In this part-series, Institute of Development Management’s (IDM) THEETSO NTSIMA discusses Procurement as a discipline that has been in Botswana for about four decades, yet it continues to face challenges. Ntsima argues, it is about time there is dialogue for a change of mind-set in the way people view and understand procurement.
Procurement was first recognised in Botswana at Bamangwato Concession Limited mine (in Selebi-Phikwe) in the late 1970 or early 1980s. BCL was one of the first companies to recognise procurement at lower levels particularly stores and materials management. Botswana Power Corporation (BPC) followed later. However, over the years, procurement has been relegated to clerical work and we need to change this mind-set. It was normal to promote clerical staff to procurement store rooms because organizations did not know where else to place them. One would imagine the amount of money that is held in our store rooms in the form of inventory, which are in the hands of employees who do not hold relevant qualifications. Procurement is not an activity or once off thing, but it is a core function to any organisation.
Procurement plays an important role in institutions worldwide, including national governments, local authorities, and the private sector. Within an organisation, procurement deals with soliciting and buying goods and services from external suppliers for use in achieving its objectives (Chartered Institute of Purchasing and Supply, 2012). The significance of procurement is more evident in institutions that spend heavily annually on the purchase, rental, or lease of goods, services and the construction sector.
IDM realised the value add of this function a long time ago and became the first institution to develop training solutions that address the skills gap for store-keepers and procurement professionals. The Institute was responding accordingly to the needs on the ground, particularly at the time when Botswana was making baby-steps following its independence from the British colony.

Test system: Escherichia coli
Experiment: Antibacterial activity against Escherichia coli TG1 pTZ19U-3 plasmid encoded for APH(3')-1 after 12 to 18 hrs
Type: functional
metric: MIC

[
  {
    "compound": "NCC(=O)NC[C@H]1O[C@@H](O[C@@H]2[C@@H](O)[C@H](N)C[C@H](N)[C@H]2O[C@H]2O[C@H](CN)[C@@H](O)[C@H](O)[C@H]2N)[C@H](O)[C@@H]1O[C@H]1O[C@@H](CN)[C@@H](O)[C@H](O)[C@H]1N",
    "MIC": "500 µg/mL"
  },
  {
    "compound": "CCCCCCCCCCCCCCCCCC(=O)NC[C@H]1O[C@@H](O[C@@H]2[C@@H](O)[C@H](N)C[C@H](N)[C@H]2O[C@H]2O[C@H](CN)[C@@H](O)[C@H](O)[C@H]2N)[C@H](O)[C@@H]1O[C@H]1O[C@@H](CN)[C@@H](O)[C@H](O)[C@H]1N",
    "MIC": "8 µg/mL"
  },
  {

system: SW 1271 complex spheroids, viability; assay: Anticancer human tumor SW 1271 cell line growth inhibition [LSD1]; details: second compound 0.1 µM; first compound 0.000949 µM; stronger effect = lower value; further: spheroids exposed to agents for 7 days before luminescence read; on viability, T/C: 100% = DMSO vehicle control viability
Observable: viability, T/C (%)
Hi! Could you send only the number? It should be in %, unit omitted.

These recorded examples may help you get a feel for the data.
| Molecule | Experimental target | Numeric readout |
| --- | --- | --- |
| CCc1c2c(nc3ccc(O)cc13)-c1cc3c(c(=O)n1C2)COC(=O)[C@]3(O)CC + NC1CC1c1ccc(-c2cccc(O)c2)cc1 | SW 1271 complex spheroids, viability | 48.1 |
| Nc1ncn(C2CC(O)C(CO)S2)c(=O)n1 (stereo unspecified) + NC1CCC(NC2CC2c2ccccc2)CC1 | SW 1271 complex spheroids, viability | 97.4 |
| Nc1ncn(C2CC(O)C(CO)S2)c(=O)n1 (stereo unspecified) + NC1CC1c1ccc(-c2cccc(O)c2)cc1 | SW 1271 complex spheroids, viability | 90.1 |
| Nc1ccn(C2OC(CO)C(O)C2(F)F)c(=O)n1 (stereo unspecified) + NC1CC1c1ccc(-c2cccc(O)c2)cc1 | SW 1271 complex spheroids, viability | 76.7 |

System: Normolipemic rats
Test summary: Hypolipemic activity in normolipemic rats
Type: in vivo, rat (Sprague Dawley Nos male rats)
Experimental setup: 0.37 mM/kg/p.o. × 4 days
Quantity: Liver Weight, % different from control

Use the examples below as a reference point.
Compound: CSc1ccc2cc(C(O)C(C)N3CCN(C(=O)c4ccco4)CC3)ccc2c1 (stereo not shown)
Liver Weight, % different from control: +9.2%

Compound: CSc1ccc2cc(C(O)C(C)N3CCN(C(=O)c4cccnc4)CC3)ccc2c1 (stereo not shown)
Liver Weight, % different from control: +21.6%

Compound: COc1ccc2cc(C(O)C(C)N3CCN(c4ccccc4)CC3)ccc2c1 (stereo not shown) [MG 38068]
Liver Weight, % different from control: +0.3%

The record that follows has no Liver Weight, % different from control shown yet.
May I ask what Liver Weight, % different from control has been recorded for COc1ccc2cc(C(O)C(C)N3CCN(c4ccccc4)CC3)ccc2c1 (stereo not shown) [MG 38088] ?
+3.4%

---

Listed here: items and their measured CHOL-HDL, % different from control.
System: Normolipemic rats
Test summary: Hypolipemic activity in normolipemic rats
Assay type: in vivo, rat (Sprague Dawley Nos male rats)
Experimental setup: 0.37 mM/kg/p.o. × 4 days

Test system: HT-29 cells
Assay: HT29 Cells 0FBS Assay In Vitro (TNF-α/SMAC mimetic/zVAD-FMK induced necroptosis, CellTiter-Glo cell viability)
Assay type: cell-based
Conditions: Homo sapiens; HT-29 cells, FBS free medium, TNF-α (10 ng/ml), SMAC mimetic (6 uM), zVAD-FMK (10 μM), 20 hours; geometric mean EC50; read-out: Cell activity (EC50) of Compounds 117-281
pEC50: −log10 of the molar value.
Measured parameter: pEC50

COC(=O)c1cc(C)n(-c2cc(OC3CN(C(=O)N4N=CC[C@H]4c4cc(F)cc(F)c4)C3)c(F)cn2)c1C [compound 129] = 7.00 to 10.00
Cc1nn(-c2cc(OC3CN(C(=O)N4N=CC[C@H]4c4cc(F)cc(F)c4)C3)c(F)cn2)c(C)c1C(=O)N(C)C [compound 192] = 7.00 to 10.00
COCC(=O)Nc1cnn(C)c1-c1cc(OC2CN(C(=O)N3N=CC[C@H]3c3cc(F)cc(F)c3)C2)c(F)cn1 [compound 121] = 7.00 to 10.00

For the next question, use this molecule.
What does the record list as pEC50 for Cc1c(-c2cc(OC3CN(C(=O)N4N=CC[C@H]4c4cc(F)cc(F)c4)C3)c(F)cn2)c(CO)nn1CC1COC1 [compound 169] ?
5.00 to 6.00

IDM developed short-term professional development training of up to three months on store-keeping and materials management. Many other organisations later followed suit by offering procurement related courses and recognised procurement as an important function.
Around 1998, the Chartered Institute of Procurement and Supply (CIPS) branch was formed and launched by dedicated men and women who recognised the importance of procurement. There are a couple of procurement gurus in Botswana who must be credited for being the pioneers of procurement in Botswana whom most of them are the product of IDM.
Procurement account for about (60-70%) of any organisation spending and therefore, the government, private companies NGO and individuals need to start paying serious attention to procurement if they want to stay relevant on these economic trying times.
Accountants and Auditors have been given the heads up for a long time, but accountants account for procurement spending, auditors audit procurement spending. Why then are organisations only paying attention to accountants and auditors when procurement is the main driving force in organisations? If organisations can start recognising procurement, issues of fraud, corruption and mismanagement that we often hear about would be greatly reduced. If more personnel are trained in procurement, issues of project delay and cost over runs would be greatly reduced.
Credit must be given to our government as they have since started training procurement professionals in different departments. Institutions of higher learning have started receiving high number of in-service employees pursuing training in procurement. It is a welcome development and the private sector should follow suit.
Institute of Development Management is still relevant and offering training in procurement having partnered with Chartered Institute of Procurement and Supply (CIPS). IDM is also offering tailor-made short training courses in Procurement, Supply Chain Management, Transport and Logistics. With the most qualified trainers, solution-based programmes in procurement are offered either, full time or part time ranging from CIPS Level 2 to 6, BSc-Supply Chain Management (Bolton University), MSc-Supply Chain Management and many other short courses.
*Theetso Ntsima MCIPS, Chartered Procurement and Supply Professional
Senior Consultant – Supply Chain Management at IDM Botswana.